13. The inkjet printer according to claim 12, further comprising a suction cap within which a porous member is arranged so that it may be brought into contact with one face of the reinforcement plate of the inkjet printer head.
14. The inkjet printer according to claim 13, wherein the suction cap can be brought into contact with the reinforcement plate and further comprises an annular wall that is elastically deformed by contact with the reinforcement plate, and the porous member is arranged at an equivalent height, in the height direction, to the contacting face of the reinforcement plate or projecting thereabove.
Description
BACKGROUND OF THE INVENTION

1. Field of the Invention

The present invention relates to an inkjet printer head.

2. Description of the Related Art

As a recording device for performing recording onto a recording medium such as paper, conventionally known is an inkjet printer in which recording is effected by ejecting ink onto the recording medium. As shown in FIG. 5, a known head that is employed in such an inkjet printer, i.e., an inkjet printer head has: a cavity unit 201 including a plurality of nozzle holes 11 a used for ejecting ink, a plurality of pressure chambers 19 a communicating with each of the nozzle holes 11 a and a manifold (manifold holes 14 a, 15 a) that temporarily accumulates the ink that is to be supplied to these pressure chambers 19 a; and piezoelectric actuators 22 that eject ink from the nozzle holes 11 a.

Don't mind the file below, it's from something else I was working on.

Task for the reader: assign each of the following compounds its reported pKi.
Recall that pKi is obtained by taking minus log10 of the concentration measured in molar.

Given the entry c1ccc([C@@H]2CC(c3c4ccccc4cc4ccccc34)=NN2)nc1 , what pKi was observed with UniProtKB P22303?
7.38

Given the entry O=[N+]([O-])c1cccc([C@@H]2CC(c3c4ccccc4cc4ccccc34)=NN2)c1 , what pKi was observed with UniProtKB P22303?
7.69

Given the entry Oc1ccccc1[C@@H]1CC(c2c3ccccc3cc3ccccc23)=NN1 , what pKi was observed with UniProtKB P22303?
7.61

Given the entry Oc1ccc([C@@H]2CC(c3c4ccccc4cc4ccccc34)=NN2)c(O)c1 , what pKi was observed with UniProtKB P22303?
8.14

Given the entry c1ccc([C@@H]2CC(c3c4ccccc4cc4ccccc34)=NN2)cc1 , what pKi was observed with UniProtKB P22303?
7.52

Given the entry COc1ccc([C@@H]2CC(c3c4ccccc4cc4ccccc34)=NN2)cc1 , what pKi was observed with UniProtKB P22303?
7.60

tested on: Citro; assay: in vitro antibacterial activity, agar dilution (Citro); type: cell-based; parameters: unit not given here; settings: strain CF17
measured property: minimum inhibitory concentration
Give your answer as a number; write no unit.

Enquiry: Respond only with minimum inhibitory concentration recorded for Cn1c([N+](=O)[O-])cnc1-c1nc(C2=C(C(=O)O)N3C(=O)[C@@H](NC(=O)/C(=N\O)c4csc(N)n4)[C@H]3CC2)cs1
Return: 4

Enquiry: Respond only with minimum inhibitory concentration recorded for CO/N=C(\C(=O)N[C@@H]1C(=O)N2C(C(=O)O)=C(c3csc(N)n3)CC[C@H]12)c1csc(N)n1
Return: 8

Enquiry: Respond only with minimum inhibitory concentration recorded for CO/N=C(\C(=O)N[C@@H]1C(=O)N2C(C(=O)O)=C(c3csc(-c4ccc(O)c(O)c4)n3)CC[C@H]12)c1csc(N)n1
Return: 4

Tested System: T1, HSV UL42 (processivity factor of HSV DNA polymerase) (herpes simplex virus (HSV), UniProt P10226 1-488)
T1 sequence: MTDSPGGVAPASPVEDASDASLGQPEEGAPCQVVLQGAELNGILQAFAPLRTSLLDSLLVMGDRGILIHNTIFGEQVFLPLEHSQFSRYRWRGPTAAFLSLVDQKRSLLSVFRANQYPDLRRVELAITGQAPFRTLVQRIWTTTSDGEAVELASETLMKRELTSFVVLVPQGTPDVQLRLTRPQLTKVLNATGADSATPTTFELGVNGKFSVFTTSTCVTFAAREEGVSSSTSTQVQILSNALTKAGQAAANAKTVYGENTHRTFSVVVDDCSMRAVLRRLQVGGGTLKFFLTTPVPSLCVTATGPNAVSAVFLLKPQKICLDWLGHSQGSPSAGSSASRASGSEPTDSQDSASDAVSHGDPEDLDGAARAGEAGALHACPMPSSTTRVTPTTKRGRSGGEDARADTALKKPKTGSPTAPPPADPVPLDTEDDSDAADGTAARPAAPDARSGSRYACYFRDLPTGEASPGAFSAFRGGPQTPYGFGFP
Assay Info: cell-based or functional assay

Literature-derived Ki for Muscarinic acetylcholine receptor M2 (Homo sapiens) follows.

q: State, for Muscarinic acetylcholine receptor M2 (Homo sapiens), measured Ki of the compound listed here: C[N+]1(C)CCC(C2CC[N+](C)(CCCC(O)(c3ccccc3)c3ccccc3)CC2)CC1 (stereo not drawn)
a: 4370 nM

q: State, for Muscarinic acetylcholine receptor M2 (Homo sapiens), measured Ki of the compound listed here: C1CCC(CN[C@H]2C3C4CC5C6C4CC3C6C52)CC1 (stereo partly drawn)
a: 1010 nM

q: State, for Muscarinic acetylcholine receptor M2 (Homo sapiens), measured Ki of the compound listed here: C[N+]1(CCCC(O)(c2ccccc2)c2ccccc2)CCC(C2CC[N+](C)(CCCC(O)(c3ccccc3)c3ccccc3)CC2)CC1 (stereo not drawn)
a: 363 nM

The cavity unit 201 includes a laminate comprising a nozzle film 11 and a plurality of plates. In this laminate, a spacer plate 12, a damper plate 13, two manifold plates 14, 15, a supply plate 16, an aperture plate 17, a base plate 18 and a cavity plate 19 are respectively superimposed and joined by adhesive. Communicating holes 16 a, 18 a and a communicating path 17 a for effecting communication of the manifold holes 14 a, 15 a with the pressure chamber 19 a; and communicating holes 12 a, 13 b, 14 b, 15 b, 16 b, 17 b and 18 b for effecting communication of the pressure chamber 19 a with the nozzle holes 11 a are formed in each of the plates. Recesses 13 a constituting damper chambers for damping the vibration of ink in the manifold are formed in the damper plate 13. These recesses 13 a have apertures facing the nozzle film 11.